"I was surprised when you helped me. And that you worked there." He kept looking anywhere but at her, but his body was still responding. "I thought you were rich."
"I was," she said, but she didn't want to talk about it. "Bit of a sore subject, really."
"Right," he said.
She ran her fingertips along his jaw, and he shivered, but he wouldn't meet her eyes. "You know, I bet you're the only person who can still be awkward on alk."
"I'm not being awkward," he said tensely, "I'm trying to be responsible. It's you."
"You already said that. Why not me?" she asked in his ear. "Why not?"
His conviction was shrinking, she could feel it. "I don't understand why you want me, either. You almost scrubbed your mouth off when you realized you'd kissed me."
"The thing is, Weasley, I've realized why you're bad at your job—"
"Hey!" He almost pulled away, but she eased herself against him and pressed a finger to his lips.
"Shut up and listen, I'm about to pay you a compliment. I don't give many, you know." He fell silent and closed his eyes. "It's because you're a terrible liar. You're too honest to be a spy."
"I'm supposed to an Auror, though."
"But that's not all Aurors do." She moved her hand up to caress his cheek, and his eyes opened wide. "You can't be bad at everything." She would have believed a few years ago that Ron Weasley was incompetent and useless to his very core, but they'd only known each other as children. In the interest of fairness, there was a chance that he possessed a useful skill.
"You're not so great at pep talks," he observed.
"But I was, for several months, an astounding cocktail waitress." She lifted her head up with mock-pride, and he laughed. She pressed a soft kiss to the side of his neck, and he didn't resist. "And I helped out the Ministry." Another kiss, a low chuckle. "And got myself fired in the process, and this is the thanks I get?"
Finally, his resolve shattered. He dipped his head to kiss her with a heat she hadn't felt in years. She ran her fingers through his real hair this time, and it was coarser than the fake shiny stuff he'd worn earlier, but she didn't mind. Pansy could appreciate an honest man who wore his flaws on his sleeve—she did the same thing. If someone ever was to wonder, is Pansy Parkinson a bitch?, well, they would only need to ask. Yes. She'd tell them straight-up, no frills. Weasley's flaws were different from her own, but he laid them just as bare.
He cradled her body in the crook of his long arm, and the height difference was getting obnoxious. She grabbed his tie, loosened now, and used it to pull him slowly toward the couch and down on top of her. He braced his weight on either side and pressed his body against hers, kissing her fiercely, breathing like the air alone could never be enough. She heard her own fast panting, her own trapped heart beating, and somewhere that seemed very far away, the music still pulsed along with them.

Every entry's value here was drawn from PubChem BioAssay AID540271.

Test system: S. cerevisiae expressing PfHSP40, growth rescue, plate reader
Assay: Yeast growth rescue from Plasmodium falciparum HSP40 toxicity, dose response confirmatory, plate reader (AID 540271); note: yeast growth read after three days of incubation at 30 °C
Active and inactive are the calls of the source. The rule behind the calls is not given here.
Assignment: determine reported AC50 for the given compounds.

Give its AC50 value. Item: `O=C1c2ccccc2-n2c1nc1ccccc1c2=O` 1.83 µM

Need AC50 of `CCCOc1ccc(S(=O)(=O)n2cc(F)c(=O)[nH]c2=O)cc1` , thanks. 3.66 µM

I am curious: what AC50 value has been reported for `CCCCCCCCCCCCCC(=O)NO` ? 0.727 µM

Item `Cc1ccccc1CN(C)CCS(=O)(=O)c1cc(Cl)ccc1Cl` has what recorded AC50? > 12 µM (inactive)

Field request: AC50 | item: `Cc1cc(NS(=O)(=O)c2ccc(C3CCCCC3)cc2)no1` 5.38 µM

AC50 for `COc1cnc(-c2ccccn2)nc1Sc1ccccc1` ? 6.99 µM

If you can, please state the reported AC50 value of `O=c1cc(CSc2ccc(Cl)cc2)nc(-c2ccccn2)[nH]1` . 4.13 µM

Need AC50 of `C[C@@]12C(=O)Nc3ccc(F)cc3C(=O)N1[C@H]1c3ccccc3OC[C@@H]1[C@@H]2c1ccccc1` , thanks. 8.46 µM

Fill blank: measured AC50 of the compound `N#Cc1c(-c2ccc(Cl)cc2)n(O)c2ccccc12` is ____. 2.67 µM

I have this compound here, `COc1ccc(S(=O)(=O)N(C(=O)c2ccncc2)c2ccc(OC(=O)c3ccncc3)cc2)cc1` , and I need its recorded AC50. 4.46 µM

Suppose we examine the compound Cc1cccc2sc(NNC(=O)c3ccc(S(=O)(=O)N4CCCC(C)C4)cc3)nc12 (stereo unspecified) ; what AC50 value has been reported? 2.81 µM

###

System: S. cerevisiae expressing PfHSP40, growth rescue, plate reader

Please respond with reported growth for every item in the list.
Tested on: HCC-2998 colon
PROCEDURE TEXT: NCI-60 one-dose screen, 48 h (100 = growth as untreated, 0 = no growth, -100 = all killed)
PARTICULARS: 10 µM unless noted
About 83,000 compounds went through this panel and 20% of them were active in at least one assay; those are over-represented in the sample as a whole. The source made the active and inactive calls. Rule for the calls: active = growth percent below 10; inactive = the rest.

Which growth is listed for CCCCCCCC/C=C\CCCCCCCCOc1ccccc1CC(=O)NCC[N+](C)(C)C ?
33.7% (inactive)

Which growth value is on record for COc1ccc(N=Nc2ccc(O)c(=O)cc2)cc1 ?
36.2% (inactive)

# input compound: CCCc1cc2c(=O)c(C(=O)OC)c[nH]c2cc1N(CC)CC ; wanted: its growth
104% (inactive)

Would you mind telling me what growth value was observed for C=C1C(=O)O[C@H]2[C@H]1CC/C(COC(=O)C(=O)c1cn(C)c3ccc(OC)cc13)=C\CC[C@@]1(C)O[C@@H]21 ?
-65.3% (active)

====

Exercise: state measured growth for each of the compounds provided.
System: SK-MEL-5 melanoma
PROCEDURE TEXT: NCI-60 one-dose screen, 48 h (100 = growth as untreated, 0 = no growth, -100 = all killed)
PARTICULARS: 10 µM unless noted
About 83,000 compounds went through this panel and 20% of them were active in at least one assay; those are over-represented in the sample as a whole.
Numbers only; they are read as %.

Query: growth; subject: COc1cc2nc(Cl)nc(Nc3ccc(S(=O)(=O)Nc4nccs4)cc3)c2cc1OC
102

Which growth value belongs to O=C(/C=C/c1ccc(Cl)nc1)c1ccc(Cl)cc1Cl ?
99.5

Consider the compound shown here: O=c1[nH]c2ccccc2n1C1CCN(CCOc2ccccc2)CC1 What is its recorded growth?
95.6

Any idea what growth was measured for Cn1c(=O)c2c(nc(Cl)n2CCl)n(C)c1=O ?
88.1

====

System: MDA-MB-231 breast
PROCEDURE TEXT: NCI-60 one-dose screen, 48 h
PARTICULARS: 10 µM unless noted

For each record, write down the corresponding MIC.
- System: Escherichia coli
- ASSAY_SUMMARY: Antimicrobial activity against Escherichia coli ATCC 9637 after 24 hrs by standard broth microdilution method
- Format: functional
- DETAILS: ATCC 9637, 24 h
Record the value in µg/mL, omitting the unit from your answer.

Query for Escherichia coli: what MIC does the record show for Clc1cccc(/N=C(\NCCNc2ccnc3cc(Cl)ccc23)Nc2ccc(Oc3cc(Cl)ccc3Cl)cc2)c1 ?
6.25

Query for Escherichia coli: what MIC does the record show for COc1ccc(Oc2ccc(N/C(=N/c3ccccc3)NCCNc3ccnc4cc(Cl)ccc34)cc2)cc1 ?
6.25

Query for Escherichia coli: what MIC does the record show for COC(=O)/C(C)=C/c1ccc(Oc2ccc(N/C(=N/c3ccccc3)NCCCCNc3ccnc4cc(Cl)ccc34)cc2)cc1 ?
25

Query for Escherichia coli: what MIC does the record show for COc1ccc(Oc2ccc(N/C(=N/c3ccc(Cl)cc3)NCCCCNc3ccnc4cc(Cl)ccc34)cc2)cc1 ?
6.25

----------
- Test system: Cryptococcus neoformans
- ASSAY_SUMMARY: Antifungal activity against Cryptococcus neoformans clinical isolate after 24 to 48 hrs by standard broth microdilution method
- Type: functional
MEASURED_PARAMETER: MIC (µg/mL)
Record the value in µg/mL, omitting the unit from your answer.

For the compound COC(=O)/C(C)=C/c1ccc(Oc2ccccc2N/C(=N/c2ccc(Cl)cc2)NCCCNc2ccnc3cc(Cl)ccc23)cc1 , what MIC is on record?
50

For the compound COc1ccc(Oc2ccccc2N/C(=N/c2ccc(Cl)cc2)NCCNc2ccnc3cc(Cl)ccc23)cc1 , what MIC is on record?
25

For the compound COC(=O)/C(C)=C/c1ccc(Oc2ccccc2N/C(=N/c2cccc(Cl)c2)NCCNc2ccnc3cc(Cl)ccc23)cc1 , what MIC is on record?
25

"How bad are we going to regret this?" he whispered, in what must've been his last moment of clarity for the night—more like a second, really. A nanosecond of almost-clarity.
"So bad," she whispered back. "So, so bad."
And she did, when she woke up into the brightest morning of her life. She'd never been so hungover. Her brain felt three sizes too big, and she realized quickly that she was naked. Her feathered red dress was on the floor near the bed, and she was alone in the room beside an incriminating indentation in the mattress. She'd thought Weasley had already left, which would have made her feel relieved and annoyed at the same time, but then she heard him in her bathroom. He was vomiting with great force, so loudly that it must've been his retching that woke her up.
The sound made her queasy, but she wasn't feeling it in her stomach as much as her head. She felt clumsily for her wand on her nightstand, but she must've left it in the other room by the couch. She stared at the ceiling and mentally surveyed the damages: she'd lost her job, she'd slept with Ron Weasley, and she felt like her scalp had been cut open and stuffed full of needles and acid. The sex had been incredible, as far as she could recall, but that might have just been the alk. Some small part of her wanted to find out for sure. She spent the next few moments in a haze of pain and confusion, and then she heard her toilet flush and the water begin to run. Not long after, Weasley walked slowly back into her bedroom and stood at the side of the bed.